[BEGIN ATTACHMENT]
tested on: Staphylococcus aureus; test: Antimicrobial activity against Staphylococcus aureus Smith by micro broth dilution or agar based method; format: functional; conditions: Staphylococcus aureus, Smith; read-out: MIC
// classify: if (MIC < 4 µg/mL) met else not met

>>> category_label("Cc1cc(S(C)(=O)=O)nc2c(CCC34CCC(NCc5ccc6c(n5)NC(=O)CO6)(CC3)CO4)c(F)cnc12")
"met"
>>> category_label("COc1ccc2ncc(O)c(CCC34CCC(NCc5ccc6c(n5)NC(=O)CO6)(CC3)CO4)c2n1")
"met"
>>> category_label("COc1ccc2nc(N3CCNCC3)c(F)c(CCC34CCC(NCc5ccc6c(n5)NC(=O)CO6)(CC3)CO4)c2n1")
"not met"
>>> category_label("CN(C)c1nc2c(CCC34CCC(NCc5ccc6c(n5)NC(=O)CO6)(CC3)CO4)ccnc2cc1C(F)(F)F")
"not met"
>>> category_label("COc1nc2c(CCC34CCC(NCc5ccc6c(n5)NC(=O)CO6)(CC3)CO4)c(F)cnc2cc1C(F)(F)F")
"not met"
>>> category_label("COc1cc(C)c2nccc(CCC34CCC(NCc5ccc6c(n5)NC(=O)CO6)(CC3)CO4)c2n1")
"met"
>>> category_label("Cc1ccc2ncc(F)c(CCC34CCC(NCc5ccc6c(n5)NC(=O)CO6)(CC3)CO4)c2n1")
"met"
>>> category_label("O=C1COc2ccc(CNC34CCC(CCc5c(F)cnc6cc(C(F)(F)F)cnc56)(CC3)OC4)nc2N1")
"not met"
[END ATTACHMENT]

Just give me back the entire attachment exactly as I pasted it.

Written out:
tested on: Staphylococcus aureus; test: Antimicrobial activity against Staphylococcus aureus Smith by micro broth dilution or agar based method; format: functional; conditions: Staphylococcus aureus, Smith; read-out: MIC
// classify: if (MIC < 4 µg/mL) met else not met

>>> category_label("Cc1cc(S(C)(=O)=O)nc2c(CCC34CCC(NCc5ccc6c(n5)NC(=O)CO6)(CC3)CO4)c(F)cnc12")
"met"
>>> category_label("COc1ccc2ncc(O)c(CCC34CCC(NCc5ccc6c(n5)NC(=O)CO6)(CC3)CO4)c2n1")
"met"
>>> category_label("COc1ccc2nc(N3CCNCC3)c(F)c(CCC34CCC(NCc5ccc6c(n5)NC(=O)CO6)(CC3)CO4)c2n1")
"not met"
>>> category_label("CN(C)c1nc2c(CCC34CCC(NCc5ccc6c(n5)NC(=O)CO6)(CC3)CO4)ccnc2cc1C(F)(F)F")
"not met"
>>> category_label("COc1nc2c(CCC34CCC(NCc5ccc6c(n5)NC(=O)CO6)(CC3)CO4)c(F)cnc2cc1C(F)(F)F")
"not met"
>>> category_label("COc1cc(C)c2nccc(CCC34CCC(NCc5ccc6c(n5)NC(=O)CO6)(CC3)CO4)c2n1")
"met"
>>> category_label("Cc1ccc2ncc(F)c(CCC34CCC(NCc5ccc6c(n5)NC(=O)CO6)(CC3)CO4)c2n1")
"met"
>>> category_label("O=C1COc2ccc(CNC34CCC(CCc5c(F)cnc6cc(C(F)(F)F)cnc56)(CC3)OC4)nc2N1")
"not met"